11. Kanterewicz E, Puigoriol E, Garcia-Barrionuevo J, et al. Prevalence of vertebral fractures and minor vertebral deformities evaluated by DXA-assisted vertebral fracture assessment (VFA) in a population-based study of postmenopausal women: the FRODOS study. Osteoporos Int. 2014; 25(5):1455-1464.
  12. Kendler DL, Bauer DC, Davison KS, et al. Vertebral Fractures: Clinical Importance and Management. Am J Med. 2016; 129(2):221.e1-10.
  13. Klotzbuecher CM, Ross PD, et al. Patients with prior fractures have an increased risk of future fractures: a summary of the literature and statistical synthesis. J Bone Miner Res 2000; 15:721.
  14. Kuet KP, Charlesworth D, Peel NF, et al. Vertebral fracture assessment scans enhance targeting of investigations and treatment within a fracture risk assessment pathway. Osteoporos Int. 2013; 24(3):1007-1014.
  15. Lee JH, Lee YK, Oh SH, et al. A systematic review of diagnostic accuracy of vertebral fracture assessment (VFA) in postmenopausal women and elderly men. Osteoporos Int. 2016; 27(5):1691-1699.
  16. Liu H, Paige NM, Goldzweig CL, et al. Screening for osteoporosis in men: a systematic review for an American College of Physicians guideline. Ann Intern Med. 2008; 148(9):685-701.
  17. Mrgan M, Mohammed A, Gram J. Combined vertebral assessment and bone densitometry increases the prevalence and severity of osteoporosis in patients referred to DXA scanning. J Clin Densitom. 2013; 16(4):549-553.
  18. Miller PD, Zapalowski C, Kulak CA, et al. Bone densitometry: the best way to detect osteoporosis and to monitor therapy. J Clin Endocrinol Metab. 1999; 84(6):1867-1871.
  19. Quandt SA, Thompson DE, Schneider DL, et al. Effect of alendronate on vertebral fracture risk in women with bone mineral density T scores of-1.6 to -2.5 at the femoral neck: the Fracture Intervention Trial. Mayo Clin Proc. 2005; 80(3):343-349.
  20. van den Berg M, Verdijk NA, van den Bergh JP, et al. Vertebral fractures in women aged 50 years and older with clinical risk factors for fractures in primary care. Maturitas. 2011; 70(1):74-79.

Government Agency, Medical Society, and Other Authoritative Publications:

  1. American Association of Clinical Endocrinologists (AACE) and American Association of Endocrine Surgeons (AAES) position statement on the diagnosis and management of primary hyperparathyroidism. AACE/AAES Task Force on Primary Hyperparathyroidism. Am J Gastroenterol. 2005; 11(1):49-54.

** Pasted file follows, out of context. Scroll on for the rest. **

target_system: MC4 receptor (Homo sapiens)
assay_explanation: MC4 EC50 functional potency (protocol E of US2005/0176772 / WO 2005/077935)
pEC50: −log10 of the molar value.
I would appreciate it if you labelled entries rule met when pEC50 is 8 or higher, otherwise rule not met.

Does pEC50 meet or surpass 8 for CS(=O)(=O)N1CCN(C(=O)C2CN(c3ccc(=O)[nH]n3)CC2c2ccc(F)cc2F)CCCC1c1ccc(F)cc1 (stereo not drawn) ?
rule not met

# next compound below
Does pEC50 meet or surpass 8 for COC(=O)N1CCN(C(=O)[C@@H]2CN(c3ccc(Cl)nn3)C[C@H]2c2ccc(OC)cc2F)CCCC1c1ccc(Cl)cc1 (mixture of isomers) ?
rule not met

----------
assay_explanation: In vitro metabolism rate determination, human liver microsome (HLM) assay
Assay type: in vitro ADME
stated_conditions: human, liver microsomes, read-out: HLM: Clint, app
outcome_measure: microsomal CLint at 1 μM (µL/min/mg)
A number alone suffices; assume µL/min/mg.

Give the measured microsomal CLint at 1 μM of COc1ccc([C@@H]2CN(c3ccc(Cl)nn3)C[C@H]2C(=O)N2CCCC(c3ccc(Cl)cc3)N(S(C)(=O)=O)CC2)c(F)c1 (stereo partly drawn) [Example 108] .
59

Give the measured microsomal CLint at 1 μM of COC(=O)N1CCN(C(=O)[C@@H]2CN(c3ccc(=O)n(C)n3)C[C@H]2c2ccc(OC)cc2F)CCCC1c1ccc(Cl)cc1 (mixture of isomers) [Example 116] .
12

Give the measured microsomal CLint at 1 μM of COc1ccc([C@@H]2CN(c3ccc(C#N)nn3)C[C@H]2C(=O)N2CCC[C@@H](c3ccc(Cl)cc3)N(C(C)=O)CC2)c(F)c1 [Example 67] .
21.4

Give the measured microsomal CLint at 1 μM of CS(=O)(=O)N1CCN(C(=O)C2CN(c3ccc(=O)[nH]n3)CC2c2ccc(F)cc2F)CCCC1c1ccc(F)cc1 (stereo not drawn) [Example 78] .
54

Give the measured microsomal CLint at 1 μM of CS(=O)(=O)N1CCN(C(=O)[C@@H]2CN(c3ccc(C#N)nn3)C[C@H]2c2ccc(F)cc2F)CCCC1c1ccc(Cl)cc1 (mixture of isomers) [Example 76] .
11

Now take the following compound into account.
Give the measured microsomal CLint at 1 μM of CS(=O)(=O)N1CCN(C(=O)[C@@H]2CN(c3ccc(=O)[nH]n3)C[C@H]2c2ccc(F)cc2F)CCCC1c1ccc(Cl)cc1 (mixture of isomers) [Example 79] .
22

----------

2. American College of Obstetricians and Gynecologists. ACOG Practice Bulletin N. 129. Osteoporosis. Obstet Gynecol. 2012; 120(3):718-734. Reaffirmed 2016.
  3. American College of Obstetricians and Gynecologists. Committee Opinion No. 407. Low bone mass (osteopenia) and fracture risk. Obstet Gynecol. 2008; 111(5):1259-1261.
  4. American College of Obstetricians and Gynecologists. Committee Opinion No. 602. Depot medroxyprogesterone acetate and bone effects. Obstet Gynecol. 2014; 123(6):1398-402.
  5. American College of Radiology (ACR). ACR–SPR–SSR Practice Parameter for the performance of dual-Energy X-ray absorptiometry (DXA). Amended 2014. Available at: Accessed on January 4, 2018.
  6. Blue Cross and Blue Shield Association. Screening for vertebral fracture with dual x-ray absorptiometry. TEC Assessment, 2005; 20(14).
  7. Buckley L, Guyatt G, Fink HA, et al. 2017 American College of Rheumatology Guideline for the Prevention and Treatment of Glucocorticoid-Induced Osteoporosis. Arthritis Rheumatol. 2017; 69(8):1521-1537.
  8. Camacho PM, Petak SM, Binkley N, et al. E. American Association of Clinical Endocrinologists. American Association of Clinical Endocrinologists and American College of Endocrinology Clinical Practice Guidelines for the Diagnosis and Treatment of Postmenopausal Osteoporosis – 2016. Endocr Pract. 2016; 22(9):1111-1118.
  9. Centers for Medicare and Medicaid Services. National Coverage Determination for Bone (Mineral) Density Studies. NCD #150.3. Effective July 1, 1998. Available at: Accessed on January 4, 2018.
  10. Cosman F, de Beur SJ, LeBoff MS, et al. Clinician's Guide to Prevention and Treatment of Osteoporosis. Osteoporos Int. 2014; 25(10):2359-2381.
  11. Expert Panel on Musculoskeletal Imaging: Ward RJ, Roberts CC, Bencardino JT, et al. ACR Appropriateness Criteria® Osteoporosis and Bone Mineral Density. J Am Coll Radiol. 2017; 14(5S):S189-S202.
  12. National Osteoporosis Foundation. 2014 Clinician’s guide to prevention and treatment of osteoporosis. Released date: April 1, 2014. Available at: Accessed on January 4, 2018.